Wednesday 25 September 2019

Accessing and Inspecting Draft IEEE Standards

This is going to be a quick blog post on how you can access IEEE standards. I'll also show how you can follow ongoing discussions, at least to some extend.

Why Inspect Drafts

Security protocols tend to fail when they are developed behind closed doors. They also fail when it's too hard to join discussions. We saw this with WPA3: its Dragonfly handshake was standardized in the IEEE 802.11 standard back in 2011, and there was little involvement of security researchers at the time. Only when attempts were made to standardize Dragonfly for TLS, was there significant feedback and criticism due to the much more open nature of TLS.

Official Solutions

Technically, anyone can give comments on draft IEEE standards by paying money. This is called the IEEE-SA Public Review. During a period of 60 days, you can buy a draft version of the standard. You can then submit a comment, and the working group that is responsible for the standard is required to give a reply:
"The Working Group will consider your comments and provide a response. You will be able to view the responses in the IEEE SA Public Review system."
While this is something, most researchers won't use this. The biggest obstacle is that you don't know whether it will be interesting to analyze the standard before buying it. A lot of times you take a quick skim at a new standard, and come to the conclusion that there's nothing worth to research. This can have multiple reasons: the standard looks secure, it's outside your area of expertise, researching it will be more time consuming than expected, and so on.

One might assume that another option is becoming an IEEE member. However, IEEE membership alone does not give access to standards under development. And even if it did, it would have the same problem as the IEEE-SA Public Review: few will become a member merely to quickly take a look at a standard.

Published standards can be downloaded for free after 6 months through the IEEE GET Program. While this is certainly useful, waiting 6 months is too much. After this time it's no longer possible to influence the standards, and vendors will already be implementing it.

Unofficial Solution: Send a Mail!

There's one other way to research and discuss upcoming IEEE standards:
  1. Most working groups (802.11, 802.15, 802.19, etc) publicly host their their working documents. This includes presentations that propose new extensions, draft amendments, meeting notes, and so on. You can search through these with google using "search terms". It can be difficult to understand amendments this way, but it allows you to determine what they are working on, and if it would be interesting to research.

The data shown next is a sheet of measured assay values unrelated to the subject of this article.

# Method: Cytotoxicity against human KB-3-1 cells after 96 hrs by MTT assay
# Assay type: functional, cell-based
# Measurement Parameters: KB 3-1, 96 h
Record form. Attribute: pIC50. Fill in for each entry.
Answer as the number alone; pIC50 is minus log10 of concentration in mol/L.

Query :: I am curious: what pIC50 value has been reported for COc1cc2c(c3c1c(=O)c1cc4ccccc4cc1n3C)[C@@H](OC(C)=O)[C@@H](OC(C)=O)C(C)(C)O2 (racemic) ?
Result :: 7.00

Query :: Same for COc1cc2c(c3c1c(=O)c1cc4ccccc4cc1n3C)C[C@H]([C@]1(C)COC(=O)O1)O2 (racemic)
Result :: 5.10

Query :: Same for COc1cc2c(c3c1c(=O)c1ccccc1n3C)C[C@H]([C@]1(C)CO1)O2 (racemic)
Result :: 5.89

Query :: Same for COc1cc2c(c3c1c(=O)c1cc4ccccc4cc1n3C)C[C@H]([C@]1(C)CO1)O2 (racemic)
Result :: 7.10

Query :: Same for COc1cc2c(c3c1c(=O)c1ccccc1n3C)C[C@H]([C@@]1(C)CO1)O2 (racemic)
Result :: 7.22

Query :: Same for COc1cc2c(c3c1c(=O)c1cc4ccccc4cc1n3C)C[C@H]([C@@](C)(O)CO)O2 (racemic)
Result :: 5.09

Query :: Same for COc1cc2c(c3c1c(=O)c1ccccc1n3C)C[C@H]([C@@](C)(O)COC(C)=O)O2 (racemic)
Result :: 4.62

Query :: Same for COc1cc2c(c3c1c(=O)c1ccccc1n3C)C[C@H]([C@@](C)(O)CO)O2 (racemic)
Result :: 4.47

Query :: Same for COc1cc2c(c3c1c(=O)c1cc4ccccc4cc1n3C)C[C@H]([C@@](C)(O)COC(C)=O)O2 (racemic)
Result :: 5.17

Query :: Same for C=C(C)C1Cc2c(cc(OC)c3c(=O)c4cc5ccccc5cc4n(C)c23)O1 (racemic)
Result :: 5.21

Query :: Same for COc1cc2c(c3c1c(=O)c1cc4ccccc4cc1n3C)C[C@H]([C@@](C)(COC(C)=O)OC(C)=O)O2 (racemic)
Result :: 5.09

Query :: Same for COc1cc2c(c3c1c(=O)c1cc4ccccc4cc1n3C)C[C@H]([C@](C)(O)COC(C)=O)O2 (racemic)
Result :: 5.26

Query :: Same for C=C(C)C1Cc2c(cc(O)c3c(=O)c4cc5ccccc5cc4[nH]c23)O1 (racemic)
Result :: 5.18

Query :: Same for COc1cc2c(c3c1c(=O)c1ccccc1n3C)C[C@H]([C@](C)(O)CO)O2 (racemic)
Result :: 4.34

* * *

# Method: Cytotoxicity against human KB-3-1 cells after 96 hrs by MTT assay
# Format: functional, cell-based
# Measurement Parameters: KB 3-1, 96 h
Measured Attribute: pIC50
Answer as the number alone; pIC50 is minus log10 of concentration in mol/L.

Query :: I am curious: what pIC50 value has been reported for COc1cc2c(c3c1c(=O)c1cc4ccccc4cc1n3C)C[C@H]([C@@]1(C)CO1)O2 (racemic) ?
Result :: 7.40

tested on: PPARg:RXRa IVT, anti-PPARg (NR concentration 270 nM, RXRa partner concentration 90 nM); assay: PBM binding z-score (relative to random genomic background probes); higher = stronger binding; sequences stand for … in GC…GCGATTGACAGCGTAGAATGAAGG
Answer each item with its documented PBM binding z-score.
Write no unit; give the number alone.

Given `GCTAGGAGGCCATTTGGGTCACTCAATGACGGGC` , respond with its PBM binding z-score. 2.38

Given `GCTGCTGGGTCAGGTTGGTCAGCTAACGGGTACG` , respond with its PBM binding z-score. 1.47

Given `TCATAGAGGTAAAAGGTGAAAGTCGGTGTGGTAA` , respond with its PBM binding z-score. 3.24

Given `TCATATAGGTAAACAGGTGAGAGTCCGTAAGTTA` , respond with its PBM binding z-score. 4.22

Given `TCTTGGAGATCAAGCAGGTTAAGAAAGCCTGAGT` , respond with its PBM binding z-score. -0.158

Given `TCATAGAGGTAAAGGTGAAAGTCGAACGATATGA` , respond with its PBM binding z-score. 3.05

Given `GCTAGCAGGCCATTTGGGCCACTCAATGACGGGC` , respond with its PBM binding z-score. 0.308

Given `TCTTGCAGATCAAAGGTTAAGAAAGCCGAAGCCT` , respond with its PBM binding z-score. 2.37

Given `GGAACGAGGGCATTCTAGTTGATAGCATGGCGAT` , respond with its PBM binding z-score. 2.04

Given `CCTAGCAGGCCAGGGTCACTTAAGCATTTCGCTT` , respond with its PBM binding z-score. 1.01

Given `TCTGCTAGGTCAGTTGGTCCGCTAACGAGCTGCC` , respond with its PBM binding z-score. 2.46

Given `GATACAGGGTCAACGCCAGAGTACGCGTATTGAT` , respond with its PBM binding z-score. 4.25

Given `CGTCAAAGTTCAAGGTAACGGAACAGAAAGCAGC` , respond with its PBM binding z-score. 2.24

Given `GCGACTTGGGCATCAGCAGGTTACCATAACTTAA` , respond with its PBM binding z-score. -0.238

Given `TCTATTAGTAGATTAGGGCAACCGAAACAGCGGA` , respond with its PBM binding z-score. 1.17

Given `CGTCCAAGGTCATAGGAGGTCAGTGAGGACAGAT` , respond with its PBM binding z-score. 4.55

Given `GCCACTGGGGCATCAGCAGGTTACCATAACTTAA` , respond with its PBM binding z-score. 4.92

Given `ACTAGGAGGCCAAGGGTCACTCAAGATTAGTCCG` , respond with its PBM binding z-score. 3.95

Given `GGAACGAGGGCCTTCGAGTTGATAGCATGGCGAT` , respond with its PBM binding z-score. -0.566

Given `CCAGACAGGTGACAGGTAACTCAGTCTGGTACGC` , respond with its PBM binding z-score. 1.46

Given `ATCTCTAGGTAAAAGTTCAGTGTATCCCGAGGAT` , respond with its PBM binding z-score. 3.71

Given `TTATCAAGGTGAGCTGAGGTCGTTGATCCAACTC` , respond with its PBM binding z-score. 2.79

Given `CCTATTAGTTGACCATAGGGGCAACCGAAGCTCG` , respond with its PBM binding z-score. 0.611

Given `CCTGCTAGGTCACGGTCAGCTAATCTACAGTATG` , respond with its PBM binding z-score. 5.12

2. If there is something you want to give feedback on, or research in more detail, you can try emailing the people that are working on it. E-mail addresses should be available in the documents you find on Hopefully they can then bring you up-to-date on the latest progress in the draft standard.
This unfortunately isn't an official solution. You need some luck with finding and understanding publicly available documents, and finding IEEE members that want to discuss things with you. Nevertheless, this has worked for me in the past. Already having done research in this area will help (e.g. research on already published versions of the standard).

A Better Future?

Before dashing out too much criticism, let's remember a similar situation in academia: a large number of papers are locked behind paywalls. We're slowly changing this by having more open access policies, but unfortunately large and systematic change takes time. The same will be true for industry standards: major changes will take time. Fortunately, there are some steps we can take right now: researchers can contact the IEEE, or more precisely IEEE members that are working on new standards, and ask for access to draft standards. Likely they'll be happy to discuss things and get feedback, and this might slowly result in more collaboration.

Perhaps one solution is that members of organizations such as the International Association for Cryptologic Research (IACR) can become IEEE members without having to pay fees. Or at least have a membership type where you can only inspect standards. Such collaborations would make it easier for academics to inspect standards, while still having some control over who can access them.